So, what did they conclude overall? Were they for legalization; opposed? Basically, they concluded, there simply isn’t enough research—”leaving patients, health care professionals, and policy makers without the evidence they need to make sound decisions” either way. Further: “This lack of evidence-based information…poses a public health risk.”

That’s one thing everyone on both sides can agree on: “the need for definitive clinical research.” Otherwise, we’re just left with “[a]necdotes,…blogs, and ad[s], which don’t “provide a sound basis for assessing the safety and efficacy of pharmacologic agents.” “Because cannabis is [just] a naturally occurring plant, and cannot be patented,” the pharmaceutical industry is MIA.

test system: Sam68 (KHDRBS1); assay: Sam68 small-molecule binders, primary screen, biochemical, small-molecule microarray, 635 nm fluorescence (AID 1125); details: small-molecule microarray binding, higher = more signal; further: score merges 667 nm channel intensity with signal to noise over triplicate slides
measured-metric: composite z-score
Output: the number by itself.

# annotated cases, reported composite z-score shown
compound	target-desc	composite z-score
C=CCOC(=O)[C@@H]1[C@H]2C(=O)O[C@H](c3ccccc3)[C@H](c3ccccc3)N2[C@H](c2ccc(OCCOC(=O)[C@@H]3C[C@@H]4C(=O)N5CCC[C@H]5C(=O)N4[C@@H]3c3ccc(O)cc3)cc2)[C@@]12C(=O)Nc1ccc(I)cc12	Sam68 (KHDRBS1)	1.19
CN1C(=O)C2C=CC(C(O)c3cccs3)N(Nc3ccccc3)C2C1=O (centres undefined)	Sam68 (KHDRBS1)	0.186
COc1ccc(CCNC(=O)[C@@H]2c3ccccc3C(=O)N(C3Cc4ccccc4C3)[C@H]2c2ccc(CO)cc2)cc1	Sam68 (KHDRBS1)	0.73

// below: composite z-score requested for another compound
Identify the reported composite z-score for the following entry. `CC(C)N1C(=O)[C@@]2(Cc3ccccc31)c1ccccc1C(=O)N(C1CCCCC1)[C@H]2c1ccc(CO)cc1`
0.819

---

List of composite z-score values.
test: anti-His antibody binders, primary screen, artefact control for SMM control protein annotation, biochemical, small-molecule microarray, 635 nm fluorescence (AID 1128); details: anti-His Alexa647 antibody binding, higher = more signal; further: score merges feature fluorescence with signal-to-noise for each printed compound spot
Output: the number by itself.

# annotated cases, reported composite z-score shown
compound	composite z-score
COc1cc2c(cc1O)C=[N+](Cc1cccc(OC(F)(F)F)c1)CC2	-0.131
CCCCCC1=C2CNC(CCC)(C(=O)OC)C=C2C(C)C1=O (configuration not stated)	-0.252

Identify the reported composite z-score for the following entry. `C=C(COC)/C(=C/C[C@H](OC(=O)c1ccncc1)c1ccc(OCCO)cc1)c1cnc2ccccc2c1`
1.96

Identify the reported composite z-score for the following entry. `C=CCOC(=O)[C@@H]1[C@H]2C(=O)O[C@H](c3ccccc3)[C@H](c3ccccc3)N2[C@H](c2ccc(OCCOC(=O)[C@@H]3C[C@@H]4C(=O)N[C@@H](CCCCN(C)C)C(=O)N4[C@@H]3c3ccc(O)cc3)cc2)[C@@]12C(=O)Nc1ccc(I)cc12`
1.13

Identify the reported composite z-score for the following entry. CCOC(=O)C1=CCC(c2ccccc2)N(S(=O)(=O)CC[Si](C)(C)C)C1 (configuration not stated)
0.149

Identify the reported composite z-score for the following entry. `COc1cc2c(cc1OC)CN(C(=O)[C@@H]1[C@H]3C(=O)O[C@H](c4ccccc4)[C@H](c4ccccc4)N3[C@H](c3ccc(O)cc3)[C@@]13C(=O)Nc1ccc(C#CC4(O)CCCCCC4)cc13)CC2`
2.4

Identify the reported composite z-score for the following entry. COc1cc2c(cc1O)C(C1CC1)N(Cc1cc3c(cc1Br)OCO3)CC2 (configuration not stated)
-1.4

What we need are large clinical trials. Until then, we’re all just going to be “scratching our heads.” But, where’s the funding going to come from? For drug companies, interest in the plant is scant—where’s the payback?

Big Pharma is interested in “a reasoned approach,” however. “[T]he development of newer…cannabinoid modulators” in profitable pill form will, one day, writes this pharmacology professor, “make…the use of herbal cannabis a thing of the past.”

Please consider volunteering to help out on the site.

Icons created by Randomhero, Aly Dodds, Rockicon, Satisfactory, Pundimon, Nikita Kozin, and Pete Baker from The Noun Project.

Image credit: By Original uncropped image from Laurie Avocado (Cropped version of [1]) [CC BY 2.0 (http://creativecommons.org/licenses/by/2.0)] via Wikimedia Commons. Image has been modified.

Motion graphics by Avocado Video.

Doctor's Note